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A monochromator is a device that isolates and transmits a band of wavelength from a wider range of wavelengths available at the inlet slit. The dispersion of light can be obtained by means of a prism or diffraction grating. The Czerny- Turner monochromator using a pair of concave mirrors and a plane grating is most widely used in atomic absorption spectroscopy.
Broadband beam reaches the entrance slit positioned at the focal length of the collimating mirror and the parallel beam is diffracted by the plane grating and after reflection from the second mirror is focused on the exit slit. As each color (wavelength) arrives at a separate point in the exit plane, a series of images are focused on the exit slit. As the exit slit has a finite width, parts of nearby images overlap. The light leaving the exit slit contains the image of entrance slit along with images of nearby colors Rotation of dispersion grating causes the band of colors to move relative to fixed exit slit so that the desired entrance slit image can be centered on the exit slit. Thus the range of colors leaving the exit slit is a function of slit width. Slit size is variable, though usually not continuously.
Mirrors used in the monochromator must be highly reflecting in the wavelength range of interest. This can be achieved by polishing the front surface with aluminium, silver or gold. The metal layer is covered with a protective coating that prevents the metal from tarnishing.
The dispersion of light takes place on the grating. Parallel beam striking the grating leaves the grating at slightly different wavelengths. The angle of dispersion at the grating is controlled by the density of lines on the grating, i.e. number of lines/mm. High dispersion is achieved by increasing the line density. In order to isolate desired line from nearby lines narrower exit slit is used. The use of a wider slit width allows more light thereby enhancing sensitivity but at the cost of resolution.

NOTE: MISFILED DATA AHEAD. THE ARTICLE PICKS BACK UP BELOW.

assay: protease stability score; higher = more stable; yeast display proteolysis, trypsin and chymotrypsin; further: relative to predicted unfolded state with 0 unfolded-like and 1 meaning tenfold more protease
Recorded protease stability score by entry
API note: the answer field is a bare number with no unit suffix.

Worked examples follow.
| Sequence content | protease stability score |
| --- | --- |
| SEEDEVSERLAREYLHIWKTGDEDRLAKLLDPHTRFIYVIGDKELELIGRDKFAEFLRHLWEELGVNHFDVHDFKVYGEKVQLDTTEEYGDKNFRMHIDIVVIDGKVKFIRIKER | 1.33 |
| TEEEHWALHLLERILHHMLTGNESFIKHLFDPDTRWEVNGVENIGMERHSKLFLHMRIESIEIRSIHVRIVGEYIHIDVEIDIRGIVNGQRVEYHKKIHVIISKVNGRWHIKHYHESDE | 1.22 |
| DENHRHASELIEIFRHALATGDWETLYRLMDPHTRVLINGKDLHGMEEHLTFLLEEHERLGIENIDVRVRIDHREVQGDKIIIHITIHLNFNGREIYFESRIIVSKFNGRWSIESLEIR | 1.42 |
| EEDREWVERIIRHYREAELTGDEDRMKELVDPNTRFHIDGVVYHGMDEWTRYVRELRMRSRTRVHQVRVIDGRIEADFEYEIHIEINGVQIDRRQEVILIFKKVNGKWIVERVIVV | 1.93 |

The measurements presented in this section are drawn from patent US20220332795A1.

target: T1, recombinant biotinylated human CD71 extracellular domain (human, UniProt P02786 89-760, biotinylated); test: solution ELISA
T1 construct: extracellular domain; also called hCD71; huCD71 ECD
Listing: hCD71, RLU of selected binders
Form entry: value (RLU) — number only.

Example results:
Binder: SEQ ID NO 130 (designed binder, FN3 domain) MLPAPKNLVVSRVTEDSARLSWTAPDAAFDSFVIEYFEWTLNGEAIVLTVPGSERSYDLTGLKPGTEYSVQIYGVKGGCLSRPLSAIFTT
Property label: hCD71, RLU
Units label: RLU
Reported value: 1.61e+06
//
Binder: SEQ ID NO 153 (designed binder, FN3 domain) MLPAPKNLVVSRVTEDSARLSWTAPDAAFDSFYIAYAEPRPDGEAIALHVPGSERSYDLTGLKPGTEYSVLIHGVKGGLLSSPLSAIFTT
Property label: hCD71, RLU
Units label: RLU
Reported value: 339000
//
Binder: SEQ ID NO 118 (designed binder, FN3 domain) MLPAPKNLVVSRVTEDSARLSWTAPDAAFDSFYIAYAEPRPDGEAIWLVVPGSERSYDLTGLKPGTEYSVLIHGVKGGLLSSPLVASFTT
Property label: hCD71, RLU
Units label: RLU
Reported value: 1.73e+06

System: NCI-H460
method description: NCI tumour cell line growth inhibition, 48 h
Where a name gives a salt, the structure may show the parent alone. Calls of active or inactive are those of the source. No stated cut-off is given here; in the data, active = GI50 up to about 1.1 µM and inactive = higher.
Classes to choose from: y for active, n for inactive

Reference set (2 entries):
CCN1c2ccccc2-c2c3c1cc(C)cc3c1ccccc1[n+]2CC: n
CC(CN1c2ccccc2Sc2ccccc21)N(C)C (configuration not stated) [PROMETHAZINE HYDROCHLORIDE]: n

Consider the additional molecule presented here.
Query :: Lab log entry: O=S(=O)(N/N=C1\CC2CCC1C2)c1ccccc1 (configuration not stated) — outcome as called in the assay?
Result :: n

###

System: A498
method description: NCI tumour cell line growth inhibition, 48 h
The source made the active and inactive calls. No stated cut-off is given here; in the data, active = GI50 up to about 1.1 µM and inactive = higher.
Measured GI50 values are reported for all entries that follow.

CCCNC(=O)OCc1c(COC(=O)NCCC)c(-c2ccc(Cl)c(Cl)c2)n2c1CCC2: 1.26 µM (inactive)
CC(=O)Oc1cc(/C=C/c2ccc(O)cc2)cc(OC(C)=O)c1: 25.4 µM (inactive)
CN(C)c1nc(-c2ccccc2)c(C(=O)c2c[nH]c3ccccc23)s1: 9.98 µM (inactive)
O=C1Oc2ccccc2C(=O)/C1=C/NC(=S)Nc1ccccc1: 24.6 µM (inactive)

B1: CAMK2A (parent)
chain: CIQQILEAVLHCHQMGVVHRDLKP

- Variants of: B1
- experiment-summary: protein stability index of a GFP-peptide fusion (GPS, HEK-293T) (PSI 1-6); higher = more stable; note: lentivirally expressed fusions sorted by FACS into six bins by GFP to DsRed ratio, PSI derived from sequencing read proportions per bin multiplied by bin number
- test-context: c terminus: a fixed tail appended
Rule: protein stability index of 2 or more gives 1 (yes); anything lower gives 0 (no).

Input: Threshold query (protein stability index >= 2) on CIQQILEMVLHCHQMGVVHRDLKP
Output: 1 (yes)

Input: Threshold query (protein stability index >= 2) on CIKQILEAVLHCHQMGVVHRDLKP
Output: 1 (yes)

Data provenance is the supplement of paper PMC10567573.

Blaze angle governs the efficiency of the grating. The slope of the triangular groove in a ruled grating is adjusted to enhance the brightness of a particular diffraction order. The further removed a given wavelength of light is from the wavelength for which the grating is blazed the greater will be the extent of light loss at that wavelength.
The wavelength range normally used in atomic absorption spectroscopy is from 185nm to about 900 nm. With a grating blazed somewhere in the middle of this range significant energy fall–of occurs at the wavelength extremities due to the energy inefficiencies of the diffraction process. Dual blazed gratings with a blaze in both UV and visible regions offer better energy efficiency over the entire wavelength range.
Slit width is the width in millimetres of the entrance and exit slist of the monochromator. Narrow slit width gives better resolution. In standard monochromator design both entrance and exit slits have equal width. Wider the slit widths more wavelengths passes through the monochromator. Research grade instruments have user controlled slit widths.
Monochromator Focal Length
Greater the focal length of collimating mirrors the larger their resolution. The resolving power of a monochromator is governed by both focal length and slit width.
The dispersion of a monochromator is characterized as the width of band of wavelengths per unit of slit width, i.e, nm of wavelengths per mm of slit width
Spectral bandwidth is the width of the triangle at the points where the light has reached half the maximum value defined as Full Width at Half Maximum (FWHM)
Stray light is light other than selected wavelength reaching the detector.
We shall now introduce you to different types of interferences in Atomic Absorption Spectroscopy in the next module.